Why Peter Jackson Cut Tom Bombadil From The Lord Of The Rings

When "The Lord of the Rings: The Fellowship of the Ring" hit theaters in December 2001, it was a breathtaking cinematic achievement that helped a new generation of fans discover the books of J.R.R. Tolkien. Jackson's film adapted Tolkien's 1954 novel of the same name, the first in his three-volume "Lord of the Rings" epic. It was faithful to the source material in many respects, but Jackson took some artistic license as he sought to streamline the sometimes-picaresque plot and cater to moviegoers.

One notable subplot excluded from the film involves the character of Tom Bombadil. In the book, Tom Bombadil is a jolly yet enigmatic figure, described by the similarly immortal Elvish lord Elrond (Hugo Weaving in the film), as even "older than the old." The four hobbits, Frodo, Sam, Merry, and Pippin (played by Elijah Wood, Sean Astin, Dominic Monaghan, and Billy Boyd) meet him after Old Man Willow, a tree with a mind of its own, has enfolded two of them and taken them captive.

Tom Bombadil, the singing tree whisperer, is able to free them from Old Man Willow, and later, he rescues the hobbits from Barrow-wights. Surprisingly, he's also able to wear the all-powerful One Ring without turning invisible and without it corrupting him like it does with other characters. He's able to see Frodo even when Frodo is wearing the Ring and is himself invisible.

In Tolkien's book, Tom Bombadil appears in Chapters 6 through 8: "The Old Forest," "The House of Tom Bombadil," and "Fog on the Barrow Downs." Maybe part of the reason readers grew so attached to him is that he's the first real character outside the vaguely menacing trees the hobbits encounter after leaving the Shire to embark on their great Middle-earth adventure.

As Jackson's full film trilogy played out in theaters, a common refrain — even among admirers of it — was some variation of the question, "Why did the movies leave out Tom Bombadil?" Even the extended edition of "The Fellowship of the Ring" did not have any scenes with the character.

Tom Bombadil's relevance to Frodo carrying the ring

In the DVD appendices to "The Fellowship of the Ring" extended edition, Christopher Lee, who played the wizard Saruman, anticipated that some people might "complain about the absence of Tom Bombadil." Peter Jackson himself said:

"In the plot of 'The Lord of the Rings,' in our movie, in its most simple form, is Frodo carrying the Ring. Eventually, he has to go to Mordor and destroy the Ring. So, you know, what does Old Man Willow contribute to the story of Frodo carrying the Ring? What does Tom Bombadil ultimately really have to do with the Ring? I know there's Ring stuff in the Bombadil episode, but it's not really advancing our story. It's not really telling us things we need to know."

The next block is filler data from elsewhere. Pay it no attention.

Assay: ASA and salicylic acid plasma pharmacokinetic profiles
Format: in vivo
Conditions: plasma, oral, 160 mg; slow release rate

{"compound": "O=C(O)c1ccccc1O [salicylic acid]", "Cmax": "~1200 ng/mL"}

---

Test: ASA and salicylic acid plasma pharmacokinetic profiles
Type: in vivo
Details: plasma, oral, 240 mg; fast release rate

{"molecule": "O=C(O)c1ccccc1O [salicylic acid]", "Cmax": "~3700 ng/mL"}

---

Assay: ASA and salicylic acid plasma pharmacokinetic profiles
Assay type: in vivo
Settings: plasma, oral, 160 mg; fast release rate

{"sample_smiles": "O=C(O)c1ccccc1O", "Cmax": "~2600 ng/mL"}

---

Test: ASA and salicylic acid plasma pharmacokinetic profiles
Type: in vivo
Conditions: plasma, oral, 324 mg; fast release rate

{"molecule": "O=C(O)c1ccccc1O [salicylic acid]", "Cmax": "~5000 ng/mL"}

Although Tom Bombadil was deemed inessential to the plot, it seems Jackson at one point considered throwing in an Easter egg with him. In the December 2001 issue of Cinefantastique magazine (via TheOneRing.net), he explained:

"What we did contemplate, and it was really for the fans, was to have the hobbits walking through the Old Forest and to see a feathered cap come darting through the trees, to hear the sound of Tom Bombadil's voice and song and then have the hobbits turn and run away as fast as they could! We thought [that] would acknowledge Tom Bombadil in an affectionate-joke kind of way. We didn't have time to do it."

Could Lord of the Rings be made now?

An Easter egg might have been a fun nod, but who knows whether it would have really appeased some ride-or-die Tom Bombadil fans. In December 2021, while "The Fellowship of the Ring" was celebrating its 20th anniversary, Elijah Wood made headlines for saying "The Lord of the Rings" movies couldn't be made the same now because they were made "in a bubble" when there was "less scrutiny" on films via the internet's all-seeing, Sauron-like eye.

If "The Lord of the Rings" had been made 20 years later, it does feel like the omission of Tom Bombadil might have sparked an online petition with fans demanding #ReleaseTheBombadilCut. Who knows, though, with Tom Bombadil being "older than the old," maybe there's a chance he could still pop up in Amazon's "The Rings of Power" series, which is set thousands of years before the events of "The Lord of the Rings."